# How to scale a model

In WaterTAP, models are scaled in two ways: 1) passing scaling factors for each variable to the solver, and 2) transforming each constraint on the model. The method to pass scaling factors for each variable to the solver depends on the solver, but the methods are generally similar. Here we describe how to scale models for the solver IPOPT, which is the supported and default solver for WaterTAP.

## Scaling a model in four steps

Set scaling factors for case specific extensive variables

Use the

`calculate_scaling_factors`

function to automatically set scaling factors for the other model variables and transform the model constraintsIf the user created custom variables and constraints, set the scaling factors for the custom variables and transform the custom constraints

Set the solver options to include user scaling

## Setting scaling factors for variables

Scaling factors should be the inverse the expected order of magnitude of the variable, such that if a variable was multiplied by the scaling factor the value would be between 0.01 and 100. For example, if a variable is expected to have a value between 1e5-1e6, a scaling factor of 1e-5 or 1e-6 would be appropriate.

Scaling factors are located in the `scaling_factor`

object on each block of a model.
This object is a Pyomo Suffix and can be displayed to show what variables have scaling factors and their values as shown below:

```
# where blk is the block of interest (e.g. m.fs.unit)
blk.scaling_factor.display()
```

```
...
```

For most variables, the scaling factors are set by default or calculated with the `calculate_scaling_factors`

function (described later).
However, several extensive variables (e.g. flowrates, work, area) are case specific and should be set by the user.
A warning will be provided if users do not set the scaling factors for extensive variables. Users can set a scaling factor for a variable with the following:

```
from idaes.core.util.scaling import set_scaling_factor
# var is the variable, and sf is the scaling factor
# when setting the scaling factor for a non-indexed variable or for all indices of an indexed variable
set_scaling_factor(var, sf)
# when setting the scaling factor for a specific index of a variable
set_scaling_factor(var[ind], sf)
```

Typically, a user would like to set the scaling factor for extensive variables on all property StateBlocks on a flowsheet, rather than for each individual StateBlock. A user can achieve this by setting the default scaling at the property ParameterBlock as shown below:

```
# where prop is the property parameter block, var_name is the variable string name, ind is the variable index as a tuple, and sf is the scaling factor
prop.set_default_scaling(var_name, sf, index=ind)
```

## Transforming constraints

Constraints should be scaled such that 1e-8 is a reasonable criterion for convergence. Generally, this can be achieved by ensuring that the terms within a constraint are scaled similarly to variables, where the scaled value ranges between 0.01 and 100. For example, a mass balance constraint should be scaled with the scaling factor for the mass flowrate.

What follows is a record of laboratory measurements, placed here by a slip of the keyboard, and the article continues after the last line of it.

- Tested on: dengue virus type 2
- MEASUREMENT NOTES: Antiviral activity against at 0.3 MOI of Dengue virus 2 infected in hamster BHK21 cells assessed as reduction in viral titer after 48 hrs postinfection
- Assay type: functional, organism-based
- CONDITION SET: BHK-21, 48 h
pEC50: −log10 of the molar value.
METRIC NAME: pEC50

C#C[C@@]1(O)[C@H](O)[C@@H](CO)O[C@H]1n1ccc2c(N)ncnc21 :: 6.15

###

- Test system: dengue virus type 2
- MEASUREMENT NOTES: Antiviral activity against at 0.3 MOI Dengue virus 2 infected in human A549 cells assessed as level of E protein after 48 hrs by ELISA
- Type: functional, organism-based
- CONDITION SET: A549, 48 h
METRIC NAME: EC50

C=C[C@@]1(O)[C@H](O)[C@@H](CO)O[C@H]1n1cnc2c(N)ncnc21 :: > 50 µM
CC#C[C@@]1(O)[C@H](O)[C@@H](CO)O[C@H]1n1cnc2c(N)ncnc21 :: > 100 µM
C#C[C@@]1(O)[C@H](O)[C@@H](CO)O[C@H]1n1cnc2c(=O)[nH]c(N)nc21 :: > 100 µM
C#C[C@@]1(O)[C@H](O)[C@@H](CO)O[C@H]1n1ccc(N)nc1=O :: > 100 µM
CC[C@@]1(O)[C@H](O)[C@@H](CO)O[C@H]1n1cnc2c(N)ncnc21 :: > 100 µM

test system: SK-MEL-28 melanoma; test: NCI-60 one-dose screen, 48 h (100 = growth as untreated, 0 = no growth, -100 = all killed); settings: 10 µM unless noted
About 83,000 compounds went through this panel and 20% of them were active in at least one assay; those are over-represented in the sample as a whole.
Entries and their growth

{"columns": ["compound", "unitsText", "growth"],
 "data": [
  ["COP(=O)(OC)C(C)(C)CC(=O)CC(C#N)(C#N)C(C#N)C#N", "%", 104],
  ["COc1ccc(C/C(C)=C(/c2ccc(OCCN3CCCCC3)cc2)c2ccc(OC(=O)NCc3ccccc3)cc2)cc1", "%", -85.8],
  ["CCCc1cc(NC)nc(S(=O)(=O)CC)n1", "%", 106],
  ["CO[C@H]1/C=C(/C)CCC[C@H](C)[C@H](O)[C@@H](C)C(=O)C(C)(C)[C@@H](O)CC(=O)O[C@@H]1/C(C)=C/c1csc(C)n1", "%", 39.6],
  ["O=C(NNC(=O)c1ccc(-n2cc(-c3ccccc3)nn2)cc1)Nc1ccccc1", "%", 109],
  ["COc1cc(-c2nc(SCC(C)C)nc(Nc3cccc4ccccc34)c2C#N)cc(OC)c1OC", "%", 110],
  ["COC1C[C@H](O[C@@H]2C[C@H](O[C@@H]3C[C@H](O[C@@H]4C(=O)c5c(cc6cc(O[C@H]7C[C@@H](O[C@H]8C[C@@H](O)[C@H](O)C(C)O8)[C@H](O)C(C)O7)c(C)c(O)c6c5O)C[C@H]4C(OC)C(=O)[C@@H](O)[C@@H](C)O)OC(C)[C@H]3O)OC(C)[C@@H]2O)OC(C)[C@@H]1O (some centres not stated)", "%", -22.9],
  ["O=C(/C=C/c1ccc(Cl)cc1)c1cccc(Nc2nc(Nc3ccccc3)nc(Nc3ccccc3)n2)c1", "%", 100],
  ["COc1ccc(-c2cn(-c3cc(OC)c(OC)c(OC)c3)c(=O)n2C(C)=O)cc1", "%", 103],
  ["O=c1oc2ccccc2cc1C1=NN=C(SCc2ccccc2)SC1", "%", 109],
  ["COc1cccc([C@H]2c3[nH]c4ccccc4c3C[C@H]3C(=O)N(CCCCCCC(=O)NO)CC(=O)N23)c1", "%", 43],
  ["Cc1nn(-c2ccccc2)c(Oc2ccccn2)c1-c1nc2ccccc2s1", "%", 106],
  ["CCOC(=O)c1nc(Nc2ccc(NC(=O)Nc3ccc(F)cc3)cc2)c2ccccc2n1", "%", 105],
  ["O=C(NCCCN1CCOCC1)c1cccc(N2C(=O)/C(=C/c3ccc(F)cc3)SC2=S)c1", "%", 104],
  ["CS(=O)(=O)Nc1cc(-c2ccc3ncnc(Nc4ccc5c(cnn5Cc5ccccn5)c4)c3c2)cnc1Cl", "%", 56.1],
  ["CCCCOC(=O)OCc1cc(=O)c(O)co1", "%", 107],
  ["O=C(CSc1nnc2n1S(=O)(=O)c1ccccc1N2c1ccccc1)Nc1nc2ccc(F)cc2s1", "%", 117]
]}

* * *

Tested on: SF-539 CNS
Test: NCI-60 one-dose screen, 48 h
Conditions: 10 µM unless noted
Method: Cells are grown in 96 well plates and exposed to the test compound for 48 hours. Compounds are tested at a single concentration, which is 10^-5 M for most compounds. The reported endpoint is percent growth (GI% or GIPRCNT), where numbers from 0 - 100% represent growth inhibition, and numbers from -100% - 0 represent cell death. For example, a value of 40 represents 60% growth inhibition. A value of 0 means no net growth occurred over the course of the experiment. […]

Unlike the variables, constraints are directly transformed before passing the model to the IPOPT solver. Users can transform the constraints with the following:

```
from idaes.core.util.scaling import constraint_scaling_transform
# where con is the constraint, ind is the constraint index, and sf is the scaling factor
constraint_scaling_transform(con[ind], sf)
```

The scaling factor used to transform each constraint is recorded in the `constraint_transformed_scaling_factor`

Pyomo Suffix.
Users can observe these values by displaying the suffix as follows:

```
# where blk is the block of interest (e.g. m.fs.unit)
blk.constraint_transformed_scaling_factor.display()
```

```
...
```

Note

Whenever a user scales a constraint that was already transformed, the constraint is transformed to its original state before applying the new scaling factor.

## Using the calculate_scaling_factors function

The `calculate_scaling_factors`

function determines and sets scaling factors for all standard variables and transforms all standard constraints by using
developer provided default values and user provided case specific scaling factors. If the expected case specific scaling factors are not set by the user,
the function will use a non-case specific default value and provide a warning that states what scaling factor is missing. The function can be used as follows:

```
from idaes.core.util.scaling import calculate_scaling_factors
calculate_scaling_factors(m)
```

Note

Each unit, property, reaction, and costing model has a method called calculate_scaling_factors. When the `calculate_scaling_factors`

function is called
on the flowsheet, these methods are recursively called for all blocks.

## Passing scaling factors to the solver

The scaling factors are automatically passed-in when using the default WaterTAP solver, ipopt-watertap:

```
from watertap.core.solvers import get_solver
# Create default WaterTAP solver object
opt = get_solver()
# Solve model m
# TODO: COSTING_UPDATE: remove capture output below
from pyomo.common.tee import capture_output
with capture_output():
opt.solve(m)
```